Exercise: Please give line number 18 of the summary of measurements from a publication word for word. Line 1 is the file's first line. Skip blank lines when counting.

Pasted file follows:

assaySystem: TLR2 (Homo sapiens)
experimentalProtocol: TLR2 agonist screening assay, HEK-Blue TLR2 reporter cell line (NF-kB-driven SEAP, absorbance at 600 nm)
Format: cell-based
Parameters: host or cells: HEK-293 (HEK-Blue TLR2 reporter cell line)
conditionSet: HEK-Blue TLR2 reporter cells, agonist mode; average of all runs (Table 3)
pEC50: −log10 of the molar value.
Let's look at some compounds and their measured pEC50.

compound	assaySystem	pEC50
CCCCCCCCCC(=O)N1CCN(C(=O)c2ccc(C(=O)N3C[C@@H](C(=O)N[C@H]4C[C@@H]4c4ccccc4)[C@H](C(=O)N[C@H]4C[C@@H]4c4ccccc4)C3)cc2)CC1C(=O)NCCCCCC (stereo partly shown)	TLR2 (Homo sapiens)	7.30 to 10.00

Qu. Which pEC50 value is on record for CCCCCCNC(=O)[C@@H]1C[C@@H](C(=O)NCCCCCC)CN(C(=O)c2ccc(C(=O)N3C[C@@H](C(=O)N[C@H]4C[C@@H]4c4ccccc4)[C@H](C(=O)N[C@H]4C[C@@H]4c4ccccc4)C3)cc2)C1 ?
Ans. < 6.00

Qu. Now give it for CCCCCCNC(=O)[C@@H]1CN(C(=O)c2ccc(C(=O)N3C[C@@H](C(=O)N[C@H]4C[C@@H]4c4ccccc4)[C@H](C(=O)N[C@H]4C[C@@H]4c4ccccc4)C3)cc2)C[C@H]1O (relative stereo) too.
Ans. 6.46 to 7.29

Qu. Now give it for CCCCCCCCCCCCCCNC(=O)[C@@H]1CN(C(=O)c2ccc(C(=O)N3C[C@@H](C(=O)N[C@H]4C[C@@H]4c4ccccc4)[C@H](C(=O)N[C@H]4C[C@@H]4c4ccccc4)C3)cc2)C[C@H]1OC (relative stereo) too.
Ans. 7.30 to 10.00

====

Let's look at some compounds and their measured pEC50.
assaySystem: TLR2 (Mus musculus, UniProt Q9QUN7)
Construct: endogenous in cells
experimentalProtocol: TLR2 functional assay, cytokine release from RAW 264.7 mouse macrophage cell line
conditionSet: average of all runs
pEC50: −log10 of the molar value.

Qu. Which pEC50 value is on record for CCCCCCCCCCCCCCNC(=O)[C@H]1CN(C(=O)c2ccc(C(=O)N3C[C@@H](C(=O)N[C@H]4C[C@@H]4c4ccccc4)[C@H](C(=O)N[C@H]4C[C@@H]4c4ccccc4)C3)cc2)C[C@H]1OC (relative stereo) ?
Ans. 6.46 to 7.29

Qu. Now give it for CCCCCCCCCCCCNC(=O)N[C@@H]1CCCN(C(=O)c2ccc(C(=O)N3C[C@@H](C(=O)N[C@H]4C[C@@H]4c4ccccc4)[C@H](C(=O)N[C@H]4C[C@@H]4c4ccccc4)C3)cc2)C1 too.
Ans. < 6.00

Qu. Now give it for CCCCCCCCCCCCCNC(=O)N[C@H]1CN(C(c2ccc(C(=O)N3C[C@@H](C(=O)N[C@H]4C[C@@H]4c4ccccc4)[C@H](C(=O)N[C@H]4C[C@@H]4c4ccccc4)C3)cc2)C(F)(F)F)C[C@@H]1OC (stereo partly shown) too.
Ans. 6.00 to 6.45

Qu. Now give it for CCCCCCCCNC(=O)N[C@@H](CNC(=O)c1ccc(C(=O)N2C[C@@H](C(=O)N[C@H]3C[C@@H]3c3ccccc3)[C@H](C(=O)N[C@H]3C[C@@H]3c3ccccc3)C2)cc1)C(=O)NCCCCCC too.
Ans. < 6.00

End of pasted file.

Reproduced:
assaySystem: TLR2 (Mus musculus, UniProt Q9QUN7)